Asset Allocation Weekly (September 4, 2020)

by Asset Allocation Committee | PDF

(NB: Due to the Labor Day holiday, the next report will be published on September 18.)

The U.S. economy is driven primarily by consumer spending.  In 2019, for example, personal consumption expenditures on goods and services accounted for 67.9% of U.S. gross domestic product (GDP).  For the economy to grow, consumers simply must boost their spending.  But what allows consumers to do that?  Generally, consumers need to fund their spending out of income, so one key to sustained growth in consumer spending is sustained growth in consumers’ income.  The Commerce Department tracks the total volume of personal income in the economy, including wages and salaries (the large majority of income).  It also counts proprietors’ income, dividends, interest, rent, and the like.

The problem is not all that income is available to be spent.  As the saying goes, there is nothing certain in life but death and taxes.  Since one can’t easily avoid paying the government’s take, economists typically focus on personal income after taxes, commonly referred to as “disposable income.”  The graph below shows how the total volume of disposable income has grown at a slower and slower rate for most of the time since the mid-1980s.  The slowdown reflects many factors, such as slower population growth, globalization, declining inflation, and changing tax policy.  The slowdown in disposable income growth goes far toward explaining why U.S. economic growth has moderated over the last few decades.

We think it’s also useful to dive a bit deeper into the personal income story.  Note, for example, that once a person takes on debt, they have an obligation to make debt service, i.e., interest and principal payments.  That debt service might not be as hard to avoid as taxes but getting out of the obligation is onerous.  Debt service limits how much discretion people really have over their spending, so we pay close attention to a measure that we think is a better gauge of truly discretionary income.  Our measure consists of disposable income less debt service (in other words, total personal income after paying taxes, interest, and principal).  To better approximate how discretionary income has grown from the perspective of an individual, we calculate it on a per-capita basis.  In the chart below, the red line shows the rolling five-year rate of change in per-capita discretionary income based on our calculations.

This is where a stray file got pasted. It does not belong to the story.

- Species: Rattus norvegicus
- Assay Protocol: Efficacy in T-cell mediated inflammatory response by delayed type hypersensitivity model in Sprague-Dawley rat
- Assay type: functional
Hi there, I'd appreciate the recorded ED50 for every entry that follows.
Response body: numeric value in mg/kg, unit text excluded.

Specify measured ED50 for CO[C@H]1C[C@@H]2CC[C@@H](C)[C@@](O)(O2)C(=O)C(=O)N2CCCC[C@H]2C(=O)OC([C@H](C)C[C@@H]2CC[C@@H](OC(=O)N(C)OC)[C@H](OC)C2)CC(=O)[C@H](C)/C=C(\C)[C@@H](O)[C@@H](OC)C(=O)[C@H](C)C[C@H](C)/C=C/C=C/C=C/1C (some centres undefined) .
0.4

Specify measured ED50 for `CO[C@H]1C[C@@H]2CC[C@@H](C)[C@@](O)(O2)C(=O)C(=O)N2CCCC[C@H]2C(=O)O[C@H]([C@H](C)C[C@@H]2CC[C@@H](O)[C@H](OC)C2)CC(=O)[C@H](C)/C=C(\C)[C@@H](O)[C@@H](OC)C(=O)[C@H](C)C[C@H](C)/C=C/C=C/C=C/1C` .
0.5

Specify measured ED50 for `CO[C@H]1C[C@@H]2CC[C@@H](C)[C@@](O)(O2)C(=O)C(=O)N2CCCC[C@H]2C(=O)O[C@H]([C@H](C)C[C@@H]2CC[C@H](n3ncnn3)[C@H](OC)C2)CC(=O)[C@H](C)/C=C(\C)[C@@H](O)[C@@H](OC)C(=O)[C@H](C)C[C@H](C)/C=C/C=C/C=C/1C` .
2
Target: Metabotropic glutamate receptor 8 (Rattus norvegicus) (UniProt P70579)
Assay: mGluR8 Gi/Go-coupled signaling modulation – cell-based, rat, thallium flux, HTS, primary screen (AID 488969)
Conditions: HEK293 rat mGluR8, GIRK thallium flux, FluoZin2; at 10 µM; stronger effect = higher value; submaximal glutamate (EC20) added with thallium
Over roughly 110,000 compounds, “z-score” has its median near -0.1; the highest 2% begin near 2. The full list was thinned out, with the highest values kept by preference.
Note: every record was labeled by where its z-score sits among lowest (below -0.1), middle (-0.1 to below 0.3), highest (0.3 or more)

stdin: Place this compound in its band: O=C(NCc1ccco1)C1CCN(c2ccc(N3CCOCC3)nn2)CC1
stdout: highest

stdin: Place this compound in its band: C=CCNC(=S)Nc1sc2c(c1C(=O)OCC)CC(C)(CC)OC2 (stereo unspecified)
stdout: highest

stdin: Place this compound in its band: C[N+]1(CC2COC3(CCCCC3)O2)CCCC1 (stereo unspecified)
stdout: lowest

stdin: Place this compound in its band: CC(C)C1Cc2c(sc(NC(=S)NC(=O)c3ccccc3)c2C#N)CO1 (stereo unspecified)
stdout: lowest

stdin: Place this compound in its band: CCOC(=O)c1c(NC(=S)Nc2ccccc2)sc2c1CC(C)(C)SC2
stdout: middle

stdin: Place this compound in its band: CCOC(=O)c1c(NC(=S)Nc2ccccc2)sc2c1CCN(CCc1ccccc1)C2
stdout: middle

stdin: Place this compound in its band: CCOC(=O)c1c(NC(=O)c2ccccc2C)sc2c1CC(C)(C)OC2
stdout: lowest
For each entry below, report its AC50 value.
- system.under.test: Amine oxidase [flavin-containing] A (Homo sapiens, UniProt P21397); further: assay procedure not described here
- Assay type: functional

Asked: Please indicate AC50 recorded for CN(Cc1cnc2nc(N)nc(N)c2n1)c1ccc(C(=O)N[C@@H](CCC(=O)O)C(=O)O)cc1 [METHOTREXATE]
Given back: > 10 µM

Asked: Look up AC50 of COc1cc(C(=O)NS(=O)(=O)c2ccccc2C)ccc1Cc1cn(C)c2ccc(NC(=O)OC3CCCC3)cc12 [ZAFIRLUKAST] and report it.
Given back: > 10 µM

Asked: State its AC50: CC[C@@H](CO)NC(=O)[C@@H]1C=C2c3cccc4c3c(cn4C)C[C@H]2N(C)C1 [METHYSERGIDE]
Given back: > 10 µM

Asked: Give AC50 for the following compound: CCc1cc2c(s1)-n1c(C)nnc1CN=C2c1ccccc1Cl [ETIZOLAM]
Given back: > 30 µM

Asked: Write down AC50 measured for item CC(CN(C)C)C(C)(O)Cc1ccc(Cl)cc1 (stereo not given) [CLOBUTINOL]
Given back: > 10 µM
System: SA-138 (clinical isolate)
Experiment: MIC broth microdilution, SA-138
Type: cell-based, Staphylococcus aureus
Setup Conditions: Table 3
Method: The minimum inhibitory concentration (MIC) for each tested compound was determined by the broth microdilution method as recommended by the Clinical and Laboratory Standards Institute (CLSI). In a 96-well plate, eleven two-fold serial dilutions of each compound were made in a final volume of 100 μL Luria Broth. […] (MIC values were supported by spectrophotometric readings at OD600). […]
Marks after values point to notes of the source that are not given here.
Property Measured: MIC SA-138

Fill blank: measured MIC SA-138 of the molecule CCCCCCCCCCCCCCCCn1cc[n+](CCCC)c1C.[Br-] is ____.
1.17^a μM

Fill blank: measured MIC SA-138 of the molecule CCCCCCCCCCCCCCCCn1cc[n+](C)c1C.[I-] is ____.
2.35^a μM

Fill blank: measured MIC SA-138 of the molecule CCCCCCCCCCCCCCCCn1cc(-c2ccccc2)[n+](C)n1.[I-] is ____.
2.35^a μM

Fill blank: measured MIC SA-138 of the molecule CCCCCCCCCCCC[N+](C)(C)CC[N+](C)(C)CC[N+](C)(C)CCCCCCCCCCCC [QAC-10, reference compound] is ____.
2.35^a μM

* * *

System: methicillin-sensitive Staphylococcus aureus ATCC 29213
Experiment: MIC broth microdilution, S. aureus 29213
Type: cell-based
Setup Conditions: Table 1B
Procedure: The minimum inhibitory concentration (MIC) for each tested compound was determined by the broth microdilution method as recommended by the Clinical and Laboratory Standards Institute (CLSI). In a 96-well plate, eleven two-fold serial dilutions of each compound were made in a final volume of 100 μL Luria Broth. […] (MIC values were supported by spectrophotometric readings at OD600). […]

Rising prices can take a bite out of people’s purchasing power, so we also compare how our measure of income has changed versus the consumer price index (CPI), which is shown by the blue line in the chart.  Over the period shown in the chart, per-capita discretionary income has grown by an average of 1.56% over the rate of inflation.  When the gap narrows—because of slowing income growth, accelerating inflation, or both—recessions often follow.  More broadly, the big story here is that since the late 1980s, when per-capita discretionary income was growing almost 3% faster than consumer prices, income growth has generally exceeded inflation by a much narrower margin.  Much of the reason was the dramatic rise in household debt and debt service as consumers struggled to maintain their lifestyles during the 1990s and early 2000s.  In the midst of the Great Financial Crisis of 2008-2009, consumers were saddled with all the mortgage debt they took on during the housing boom, so the growth in per-capita discretionary income barely exceeded inflation at all.  The disparity remained weak in the years immediately following the crisis until consumers were able to work down their debt.

The good news is that discretionary income accelerated far beyond inflation in the late 2010s.  In the five years ended in December 2018, per-capita discretionary income grew at a rate 2.69% higher than CPI inflation, almost matching the best figure in the late 1980s and reflecting improved wage and salary growth, falling debt service costs, tax cuts, and stagnating population growth.  Consumer finances looked very good before the coronavirus hit.  Now, however, the pandemic is seriously pushing down income, and many people may take on increased debt to tide them over.  That means that even if prices fall a bit more or remain stable, the disparity of discretionary income over inflation could weaken again and discourage spending growth.

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